3. I could accept the need to appoint FMSS. I cannot accept the need to appoint FMIS whereby the shareholders were both the deputy GMS for lift EMS services. To the extent that there are only a few TC management companies and they refused to help , can the same be said of lift management companies ?

4. To an extent the problem can be laid at the head of the Sec Gen and Low. The people under his leadership trusted low and low I believe trusted miss how.

5. The trust was built over her management of the TC in Hougang for many years and it just seems that when faced with the problem of integrating seven town councils which in itself will be the largest town council in SINGAPORE, she lacked both the management and accounting expertise necessary to integrate all the bits and pieces.

6. FMSS at the end of the day seems to have bitten of more than they could handle, likewise FMSS was not adequately supervised by all the MPs and the leadership within the party for whatever reason.

He could have added, but didn’t, that the WP TC Chair and Vice are lawyers, albeit one was from SMU law school. And there is another MP that is a lawyer, a former partner is a top US law firm. Btw, one, M Ravi called these lawyers three,”cow dung” in another context.

One wonders why they didn’t draw up better conflict of interest mgt rules for the TC’s consideration. And if they did, why were these not implemented? Because Low trusted the Ms How?

Let’s be very clear, the PAP administration didn’t bully or fix the WP on this issue of bad record keeping. This was self-inflicted.The managing agent bears a lot of responsibility for the state of affairs. It didn’t keep proper records of who it was paying, and for what purpose. The AHPETC failed in its duty to monitor what the managing agent was doing.

The inability of the AHPETC to keep proper records is now personal.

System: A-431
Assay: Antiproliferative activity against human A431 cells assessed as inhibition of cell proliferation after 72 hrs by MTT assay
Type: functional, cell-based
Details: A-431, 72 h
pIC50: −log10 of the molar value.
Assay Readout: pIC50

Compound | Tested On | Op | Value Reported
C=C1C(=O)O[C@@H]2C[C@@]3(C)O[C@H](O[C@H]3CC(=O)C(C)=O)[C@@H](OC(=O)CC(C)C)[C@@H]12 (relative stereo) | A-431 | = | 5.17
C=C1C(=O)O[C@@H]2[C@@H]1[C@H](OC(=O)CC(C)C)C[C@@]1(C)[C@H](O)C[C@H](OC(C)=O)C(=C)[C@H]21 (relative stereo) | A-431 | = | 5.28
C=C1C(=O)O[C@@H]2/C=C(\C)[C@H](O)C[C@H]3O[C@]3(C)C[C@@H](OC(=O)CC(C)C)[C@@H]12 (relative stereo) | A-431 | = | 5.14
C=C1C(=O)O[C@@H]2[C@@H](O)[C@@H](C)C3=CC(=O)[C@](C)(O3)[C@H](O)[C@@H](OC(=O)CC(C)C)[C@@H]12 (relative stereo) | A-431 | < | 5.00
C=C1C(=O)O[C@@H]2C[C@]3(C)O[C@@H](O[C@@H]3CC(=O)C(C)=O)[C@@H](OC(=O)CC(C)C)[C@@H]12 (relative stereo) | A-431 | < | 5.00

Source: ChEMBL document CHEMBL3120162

I now live in Marine Parade GRC (Joo Chiat kanna rezoned). I’ve voted for the WP since I was able to vote (bicyle thieves, an ex-Woodbridge patient) because I believe that a one-party state is bad for S’pore; but do I want to live in a GRC managed by the WP, a party that couldn’t keep proper records, and is in denial over this fact? And which throws smoke on the issue. It can’t bluff me because I was a Hon Treasurer of a club https://atans1.wordpress.com/2014/11/23/ahpetc-sadly-pap-ib-gets-it-right/.

And I’m not alone: the neighbours (they are accountants, lawyers etc), and the really real Marine Parade residents I talk to, are wondering if the bad record keeping will continue. We know WP can keep the area clean and tidy, but can it keep proper financial records? https://atans1.wordpress.com/2015/08/16/pap-wp-dont-do-accouting/

 

—–

*Ms Sylvia Lim says the Aljunied-Hougang-Punggol East Town Council (AHPETC), has been singled out for “exemplary treatment” by the government.
She also called on the govt to “act with similar vigour, by withholding grants and commencing legal proceedings”, against gov’t depts and stat boards which have been found with financial irregularities in the Auditor-General’s Report.
Ms Lim made the call in her court affidavit on the hearing on the MND’s application on Monday.

(TOC)

**A statement seeking support from the public has been posted online as a petition calling for the government to investigate fully the recent slew of financial and accounting irregularities unearthed in the Auditor-General’s Office (AGO) Report.

“We… hope our government will investigate thoroughly the AGO audit lapses and come up with a official statement to address the concerns of the people,” the statement, posted on change.org, said.

“The lapses are both glaring and shocking as Singaporeans have all along place their trust in a government that has enjoyed above-board corruption-free governance for a very long time,” the statement by Gilbert Goh said.

(TOC again)

***TOC has again banned my Facebook avatar from commenting on TOC’s Facebook posts. It’s TOC’s right. But so like the PAP. But then WP is nothing more than PAP Lite and TOC is its poodle. And let’s see if a TOC founder stands as a WP candidate this GE.

Wah Lan, PAP MP is more stupid than I tot/ Haw Par

In Financial competency, Political governance on 15/08/2015 at 11:39 am

In https://atans1.wordpress.com/2015/08/10/pm-aiming-left-to-hit-the-centre-axed-pap-mps-who-dont-get-it/ I pointed out that MP Liang Eng Wah didn’t have a clue about financial sustainability. Turns out

Liang Eng Wah in his day job is an MD at DBS it appears and he is also chairing the Parliamentary committee on finance and trade. If this is the kind of talent we have in banking and politics……. jeez! 

Chris K

I didn’t realise that DBS would employ as a MD someone who doesn’t know finance.

Thank God I don’t own DBS shares. Btw, I have Haw Paw shares which has a stake in UOB. Depending on the relative share prices, I get a big discount on the operating biz of Haw Par. The Wees also control Haw Par.

Gold price chart (annotated) from 1998 till July 2015

In Financial competency, Gold, Uncategorized on 06/08/2015 at 1:13 pm

Dividend stocks: new approach

In Financial competency on 29/07/2015 at 2:11 pm